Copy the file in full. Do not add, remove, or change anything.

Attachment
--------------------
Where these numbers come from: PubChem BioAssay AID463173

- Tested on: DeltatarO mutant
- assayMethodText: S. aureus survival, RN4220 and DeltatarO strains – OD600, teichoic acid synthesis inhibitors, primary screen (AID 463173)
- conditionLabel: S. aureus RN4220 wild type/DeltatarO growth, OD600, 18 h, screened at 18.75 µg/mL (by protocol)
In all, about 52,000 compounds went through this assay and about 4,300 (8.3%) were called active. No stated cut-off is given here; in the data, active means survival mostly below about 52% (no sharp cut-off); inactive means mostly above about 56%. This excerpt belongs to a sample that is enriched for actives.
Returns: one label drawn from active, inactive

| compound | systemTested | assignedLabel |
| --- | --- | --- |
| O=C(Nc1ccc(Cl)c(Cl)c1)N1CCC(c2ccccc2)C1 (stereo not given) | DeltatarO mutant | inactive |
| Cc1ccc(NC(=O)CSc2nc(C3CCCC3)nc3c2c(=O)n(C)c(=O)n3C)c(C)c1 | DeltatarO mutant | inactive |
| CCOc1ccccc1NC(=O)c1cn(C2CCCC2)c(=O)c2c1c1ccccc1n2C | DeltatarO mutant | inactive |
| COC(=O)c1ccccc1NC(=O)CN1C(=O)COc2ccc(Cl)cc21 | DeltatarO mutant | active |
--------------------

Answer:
Where these numbers come from: PubChem BioAssay AID463173

- Tested on: DeltatarO mutant
- assayMethodText: S. aureus survival, RN4220 and DeltatarO strains – OD600, teichoic acid synthesis inhibitors, primary screen (AID 463173)
- conditionLabel: S. aureus RN4220 wild type/DeltatarO growth, OD600, 18 h, screened at 18.75 µg/mL (by protocol)
In all, about 52,000 compounds went through this assay and about 4,300 (8.3%) were called active. No stated cut-off is given here; in the data, active means survival mostly below about 52% (no sharp cut-off); inactive means mostly above about 56%. This excerpt belongs to a sample that is enriched for actives.
Returns: one label drawn from active, inactive

| compound | systemTested | assignedLabel |
| --- | --- | --- |
| O=C(Nc1ccc(Cl)c(Cl)c1)N1CCC(c2ccccc2)C1 (stereo not given) | DeltatarO mutant | inactive |
| Cc1ccc(NC(=O)CSc2nc(C3CCCC3)nc3c2c(=O)n(C)c(=O)n3C)c(C)c1 | DeltatarO mutant | inactive |
| CCOc1ccccc1NC(=O)c1cn(C2CCCC2)c(=O)c2c1c1ccccc1n2C | DeltatarO mutant | inactive |
| COC(=O)c1ccccc1NC(=O)CN1C(=O)COc2ccc(Cl)cc21 | DeltatarO mutant | active |